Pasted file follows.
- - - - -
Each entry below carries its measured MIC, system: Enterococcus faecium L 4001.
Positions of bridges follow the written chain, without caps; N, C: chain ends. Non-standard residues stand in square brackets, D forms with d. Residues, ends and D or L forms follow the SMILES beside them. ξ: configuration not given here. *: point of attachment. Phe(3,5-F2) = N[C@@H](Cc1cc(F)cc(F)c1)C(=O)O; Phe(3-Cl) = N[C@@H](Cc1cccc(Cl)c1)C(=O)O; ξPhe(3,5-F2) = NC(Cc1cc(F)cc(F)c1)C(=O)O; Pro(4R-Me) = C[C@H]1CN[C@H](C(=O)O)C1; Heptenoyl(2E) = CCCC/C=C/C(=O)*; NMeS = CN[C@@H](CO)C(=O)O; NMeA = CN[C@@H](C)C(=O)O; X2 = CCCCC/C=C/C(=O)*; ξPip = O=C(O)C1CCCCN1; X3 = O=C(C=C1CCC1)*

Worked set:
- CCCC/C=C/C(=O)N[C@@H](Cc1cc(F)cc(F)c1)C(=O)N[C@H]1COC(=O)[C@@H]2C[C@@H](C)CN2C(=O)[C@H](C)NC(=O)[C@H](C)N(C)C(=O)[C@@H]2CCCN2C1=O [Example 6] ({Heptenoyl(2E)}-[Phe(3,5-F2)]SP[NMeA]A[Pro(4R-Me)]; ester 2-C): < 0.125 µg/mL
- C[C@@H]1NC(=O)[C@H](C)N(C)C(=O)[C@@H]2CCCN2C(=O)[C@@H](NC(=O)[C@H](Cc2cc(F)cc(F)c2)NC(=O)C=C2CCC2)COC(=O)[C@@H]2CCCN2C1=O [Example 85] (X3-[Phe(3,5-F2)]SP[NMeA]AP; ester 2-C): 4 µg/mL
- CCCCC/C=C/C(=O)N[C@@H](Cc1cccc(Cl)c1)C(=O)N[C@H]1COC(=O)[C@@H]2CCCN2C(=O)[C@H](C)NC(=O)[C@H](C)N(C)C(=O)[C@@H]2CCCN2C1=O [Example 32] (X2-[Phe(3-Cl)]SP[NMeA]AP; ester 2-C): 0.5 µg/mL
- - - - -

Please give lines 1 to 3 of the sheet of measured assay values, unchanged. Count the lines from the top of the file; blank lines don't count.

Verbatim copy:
Each entry below carries its measured MIC, system: Enterococcus faecium L 4001.
Positions of bridges follow the written chain, without caps; N, C: chain ends. Non-standard residues stand in square brackets, D forms with d. Residues, ends and D or L forms follow the SMILES beside them. ξ: configuration not given here. *: point of attachment. Phe(3,5-F2) = N[C@@H](Cc1cc(F)cc(F)c1)C(=O)O; Phe(3-Cl) = N[C@@H](Cc1cccc(Cl)c1)C(=O)O; ξPhe(3,5-F2) = NC(Cc1cc(F)cc(F)c1)C(=O)O; Pro(4R-Me) = C[C@H]1CN[C@H](C(=O)O)C1; Heptenoyl(2E) = CCCC/C=C/C(=O)*; NMeS = CN[C@@H](CO)C(=O)O; NMeA = CN[C@@H](C)C(=O)O; X2 = CCCCC/C=C/C(=O)*; ξPip = O=C(O)C1CCCCN1; X3 = O=C(C=C1CCC1)*

Worked set: